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What Should You Do When You Feel Pressured to Drink Alcohol?

Unlike other substances, alcohol is widely accepted in society. For people struggling with alcohol use disorder, this acceptance can lead to uncomfortable situations and potentially endanger their recovery. Fortunately, there are lots of smart strategies you can utilize to help you avoid pressure and remain on the right track.

Know What You’re Up Against

You may encounter situations where a friend or loved one directly pressures you to drink alcohol. In other cases, you may find yourself wanting to join in with others who are drinking without being directly pressured. Both situations can be challenging to navigate, but being able to differentiate between them can help you develop specific coping strategies to handle them successfully.

Have a Plan in Place

Once you’ve determined the type of situation you’re facing, develop a plan ahead of time. For example, if you’re attending an event with a person who’s pressured you to consume alcohol in the past, think about some things you can say when refusing a drink. Be firm in your refusals but refrain from providing more information than you’re comfortable with or engaging in conflict, as doing so can needlessly increase stress and anxiety.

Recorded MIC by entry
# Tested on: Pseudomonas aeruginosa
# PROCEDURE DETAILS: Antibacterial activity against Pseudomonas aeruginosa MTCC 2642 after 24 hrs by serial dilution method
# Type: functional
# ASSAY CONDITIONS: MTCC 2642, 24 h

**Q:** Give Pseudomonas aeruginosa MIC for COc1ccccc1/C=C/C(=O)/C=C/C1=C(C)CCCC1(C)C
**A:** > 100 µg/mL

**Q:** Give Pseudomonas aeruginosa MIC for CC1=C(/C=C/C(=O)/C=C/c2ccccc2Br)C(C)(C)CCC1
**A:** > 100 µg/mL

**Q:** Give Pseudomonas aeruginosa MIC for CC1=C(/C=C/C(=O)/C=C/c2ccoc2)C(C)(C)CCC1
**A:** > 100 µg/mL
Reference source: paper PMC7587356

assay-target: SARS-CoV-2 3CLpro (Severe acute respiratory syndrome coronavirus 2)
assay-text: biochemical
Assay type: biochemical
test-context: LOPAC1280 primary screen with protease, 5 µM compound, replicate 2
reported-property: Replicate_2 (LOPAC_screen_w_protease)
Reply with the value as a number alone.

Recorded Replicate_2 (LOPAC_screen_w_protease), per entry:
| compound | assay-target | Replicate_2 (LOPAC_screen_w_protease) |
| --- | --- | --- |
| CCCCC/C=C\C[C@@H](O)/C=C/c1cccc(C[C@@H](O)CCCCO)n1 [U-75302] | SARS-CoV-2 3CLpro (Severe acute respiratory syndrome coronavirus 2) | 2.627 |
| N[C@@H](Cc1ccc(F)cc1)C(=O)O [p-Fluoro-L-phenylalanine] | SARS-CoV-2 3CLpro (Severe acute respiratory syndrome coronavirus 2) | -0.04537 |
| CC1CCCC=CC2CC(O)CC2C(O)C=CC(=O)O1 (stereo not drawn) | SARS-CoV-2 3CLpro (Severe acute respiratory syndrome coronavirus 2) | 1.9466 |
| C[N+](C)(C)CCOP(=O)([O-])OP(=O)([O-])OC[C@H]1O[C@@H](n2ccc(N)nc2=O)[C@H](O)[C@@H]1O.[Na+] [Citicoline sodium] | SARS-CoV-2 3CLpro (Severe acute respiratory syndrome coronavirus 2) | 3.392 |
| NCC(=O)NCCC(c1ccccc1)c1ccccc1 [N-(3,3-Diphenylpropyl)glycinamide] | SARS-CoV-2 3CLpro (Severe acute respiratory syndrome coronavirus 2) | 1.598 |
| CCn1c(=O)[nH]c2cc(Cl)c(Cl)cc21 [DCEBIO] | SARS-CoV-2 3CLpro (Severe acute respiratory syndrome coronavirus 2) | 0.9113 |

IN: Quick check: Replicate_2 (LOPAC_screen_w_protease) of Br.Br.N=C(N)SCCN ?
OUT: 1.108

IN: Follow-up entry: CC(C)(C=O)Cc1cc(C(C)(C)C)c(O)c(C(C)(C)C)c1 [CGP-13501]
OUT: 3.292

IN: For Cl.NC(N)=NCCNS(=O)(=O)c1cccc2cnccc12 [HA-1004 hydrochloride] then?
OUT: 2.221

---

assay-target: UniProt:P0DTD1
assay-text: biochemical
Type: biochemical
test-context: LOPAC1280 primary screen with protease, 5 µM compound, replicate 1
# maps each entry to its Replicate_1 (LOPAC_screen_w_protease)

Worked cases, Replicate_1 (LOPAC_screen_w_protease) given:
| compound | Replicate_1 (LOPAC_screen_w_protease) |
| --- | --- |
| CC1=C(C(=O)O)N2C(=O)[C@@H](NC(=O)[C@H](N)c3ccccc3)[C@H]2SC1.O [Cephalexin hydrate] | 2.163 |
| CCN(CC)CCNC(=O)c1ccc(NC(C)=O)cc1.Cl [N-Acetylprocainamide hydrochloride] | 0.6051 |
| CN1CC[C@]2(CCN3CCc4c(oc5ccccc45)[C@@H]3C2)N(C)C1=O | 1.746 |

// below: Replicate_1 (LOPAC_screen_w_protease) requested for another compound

Avoid Certain Situations

In some cases, it’s best to remove yourself from the situation. If an event is being held at a bar or another place where alcohol is readily available, avoiding pressure may be far more difficult. This is often true in the beginning of a person’s recovery, which can be a challenging time as you work to build up your defenses and coping mechanisms.

Seek Out Support from Others

Peer support is an essential aspect of recovery. Having someone you can depend on who also understands the struggles of alcohol use disorder can help you remain steadfast in your recovery. If possible, ask this person to accompany you to events and gatherings where alcohol will be available. You can also contact the person before the event to fortify your sobriety.

Based in Albuquerque, Duke City Recovery Toolbox can help you develop strategies to avoid pressure related to the consumption of drugs and alcohol. Along with our multi-faceted addiction recovery services, we also help patients access kind and caring peer support specialists. Contact us today to learn more or call (505) 224-9777 to schedule an intake appointment.